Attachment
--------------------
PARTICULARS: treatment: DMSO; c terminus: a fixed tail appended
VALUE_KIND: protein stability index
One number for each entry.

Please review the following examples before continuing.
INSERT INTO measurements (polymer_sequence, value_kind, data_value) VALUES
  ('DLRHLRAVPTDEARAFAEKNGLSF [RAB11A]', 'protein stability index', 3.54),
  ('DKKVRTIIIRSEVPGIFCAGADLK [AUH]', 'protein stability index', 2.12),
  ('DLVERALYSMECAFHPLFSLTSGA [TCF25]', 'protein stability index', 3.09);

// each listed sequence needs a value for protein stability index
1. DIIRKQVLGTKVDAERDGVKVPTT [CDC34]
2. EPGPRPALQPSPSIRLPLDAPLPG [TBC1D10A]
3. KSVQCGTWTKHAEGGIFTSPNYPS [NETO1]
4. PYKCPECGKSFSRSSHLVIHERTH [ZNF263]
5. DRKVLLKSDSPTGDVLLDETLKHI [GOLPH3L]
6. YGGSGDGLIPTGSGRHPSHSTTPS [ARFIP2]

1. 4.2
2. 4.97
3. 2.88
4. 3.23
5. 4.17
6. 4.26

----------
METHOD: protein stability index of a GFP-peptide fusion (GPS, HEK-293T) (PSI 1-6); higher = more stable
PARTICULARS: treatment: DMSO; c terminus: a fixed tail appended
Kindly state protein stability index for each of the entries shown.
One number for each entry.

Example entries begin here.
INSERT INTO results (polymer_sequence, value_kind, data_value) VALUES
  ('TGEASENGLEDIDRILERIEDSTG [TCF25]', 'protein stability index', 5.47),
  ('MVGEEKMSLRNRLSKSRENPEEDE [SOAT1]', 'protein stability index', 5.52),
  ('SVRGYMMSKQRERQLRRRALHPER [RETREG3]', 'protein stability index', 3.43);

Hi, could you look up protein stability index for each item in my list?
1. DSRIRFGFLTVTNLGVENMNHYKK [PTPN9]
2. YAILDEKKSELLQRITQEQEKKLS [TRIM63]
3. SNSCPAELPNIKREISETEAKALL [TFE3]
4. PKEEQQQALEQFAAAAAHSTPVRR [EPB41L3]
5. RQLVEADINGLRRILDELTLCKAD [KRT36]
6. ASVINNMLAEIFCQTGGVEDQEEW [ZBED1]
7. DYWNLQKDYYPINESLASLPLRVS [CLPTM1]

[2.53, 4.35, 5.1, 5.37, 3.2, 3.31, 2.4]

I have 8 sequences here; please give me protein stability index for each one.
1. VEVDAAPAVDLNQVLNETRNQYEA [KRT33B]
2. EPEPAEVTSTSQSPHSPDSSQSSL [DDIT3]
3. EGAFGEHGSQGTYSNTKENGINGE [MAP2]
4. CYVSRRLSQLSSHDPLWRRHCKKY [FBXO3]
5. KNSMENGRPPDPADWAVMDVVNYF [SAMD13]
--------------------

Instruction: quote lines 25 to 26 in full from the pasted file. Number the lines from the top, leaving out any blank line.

Kindly state protein stability index for each of the entries shown.
One number for each entry.